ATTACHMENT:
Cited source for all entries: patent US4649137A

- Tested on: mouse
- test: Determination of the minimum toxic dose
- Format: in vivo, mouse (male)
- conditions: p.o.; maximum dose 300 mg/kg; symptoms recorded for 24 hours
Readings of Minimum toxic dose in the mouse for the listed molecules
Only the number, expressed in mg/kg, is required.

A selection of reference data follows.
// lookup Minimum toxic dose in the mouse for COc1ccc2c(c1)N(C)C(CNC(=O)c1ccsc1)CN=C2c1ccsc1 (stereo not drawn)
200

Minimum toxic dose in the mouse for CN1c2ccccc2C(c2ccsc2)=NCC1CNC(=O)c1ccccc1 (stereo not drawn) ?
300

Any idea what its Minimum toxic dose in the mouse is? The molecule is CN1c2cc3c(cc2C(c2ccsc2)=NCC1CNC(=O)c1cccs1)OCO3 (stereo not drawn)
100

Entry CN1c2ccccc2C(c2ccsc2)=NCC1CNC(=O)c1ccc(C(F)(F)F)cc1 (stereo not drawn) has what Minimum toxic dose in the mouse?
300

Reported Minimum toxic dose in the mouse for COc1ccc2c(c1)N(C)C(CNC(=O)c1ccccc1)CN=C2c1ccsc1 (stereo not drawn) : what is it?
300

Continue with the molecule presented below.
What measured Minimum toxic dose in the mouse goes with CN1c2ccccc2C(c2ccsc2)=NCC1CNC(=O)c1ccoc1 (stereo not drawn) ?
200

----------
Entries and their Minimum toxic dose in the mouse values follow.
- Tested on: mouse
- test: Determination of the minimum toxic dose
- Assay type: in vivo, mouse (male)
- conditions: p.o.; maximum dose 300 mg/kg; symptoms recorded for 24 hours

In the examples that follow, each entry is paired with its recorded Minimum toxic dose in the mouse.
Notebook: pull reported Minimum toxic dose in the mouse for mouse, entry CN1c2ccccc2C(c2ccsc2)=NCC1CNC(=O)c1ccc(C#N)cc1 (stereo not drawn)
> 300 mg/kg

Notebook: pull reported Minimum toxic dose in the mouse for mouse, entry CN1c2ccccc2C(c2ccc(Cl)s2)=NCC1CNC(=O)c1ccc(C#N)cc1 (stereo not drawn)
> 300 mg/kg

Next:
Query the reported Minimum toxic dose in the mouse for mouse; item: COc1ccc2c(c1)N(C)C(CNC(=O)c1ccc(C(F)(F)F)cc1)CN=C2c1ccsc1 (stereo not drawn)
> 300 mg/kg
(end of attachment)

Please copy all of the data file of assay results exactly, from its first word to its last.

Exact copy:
Cited source for all entries: patent US4649137A

- Tested on: mouse
- test: Determination of the minimum toxic dose
- Format: in vivo, mouse (male)
- conditions: p.o.; maximum dose 300 mg/kg; symptoms recorded for 24 hours
Readings of Minimum toxic dose in the mouse for the listed molecules
Only the number, expressed in mg/kg, is required.

A selection of reference data follows.
// lookup Minimum toxic dose in the mouse for COc1ccc2c(c1)N(C)C(CNC(=O)c1ccsc1)CN=C2c1ccsc1 (stereo not drawn)
200

Minimum toxic dose in the mouse for CN1c2ccccc2C(c2ccsc2)=NCC1CNC(=O)c1ccccc1 (stereo not drawn) ?
300

Any idea what its Minimum toxic dose in the mouse is? The molecule is CN1c2cc3c(cc2C(c2ccsc2)=NCC1CNC(=O)c1cccs1)OCO3 (stereo not drawn)
100

Entry CN1c2ccccc2C(c2ccsc2)=NCC1CNC(=O)c1ccc(C(F)(F)F)cc1 (stereo not drawn) has what Minimum toxic dose in the mouse?
300

Reported Minimum toxic dose in the mouse for COc1ccc2c(c1)N(C)C(CNC(=O)c1ccccc1)CN=C2c1ccsc1 (stereo not drawn) : what is it?
300

Continue with the molecule presented below.
What measured Minimum toxic dose in the mouse goes with CN1c2ccccc2C(c2ccsc2)=NCC1CNC(=O)c1ccoc1 (stereo not drawn) ?
200

----------
Entries and their Minimum toxic dose in the mouse values follow.
- Tested on: mouse
- test: Determination of the minimum toxic dose
- Assay type: in vivo, mouse (male)
- conditions: p.o.; maximum dose 300 mg/kg; symptoms recorded for 24 hours

In the examples that follow, each entry is paired with its recorded Minimum toxic dose in the mouse.
Notebook: pull reported Minimum toxic dose in the mouse for mouse, entry CN1c2ccccc2C(c2ccsc2)=NCC1CNC(=O)c1ccc(C#N)cc1 (stereo not drawn)
> 300 mg/kg

Notebook: pull reported Minimum toxic dose in the mouse for mouse, entry CN1c2ccccc2C(c2ccc(Cl)s2)=NCC1CNC(=O)c1ccc(C#N)cc1 (stereo not drawn)
> 300 mg/kg

Next:
Query the reported Minimum toxic dose in the mouse for mouse; item: COc1ccc2c(c1)N(C)C(CNC(=O)c1ccc(C(F)(F)F)cc1)CN=C2c1ccsc1 (stereo not drawn)
> 300 mg/kg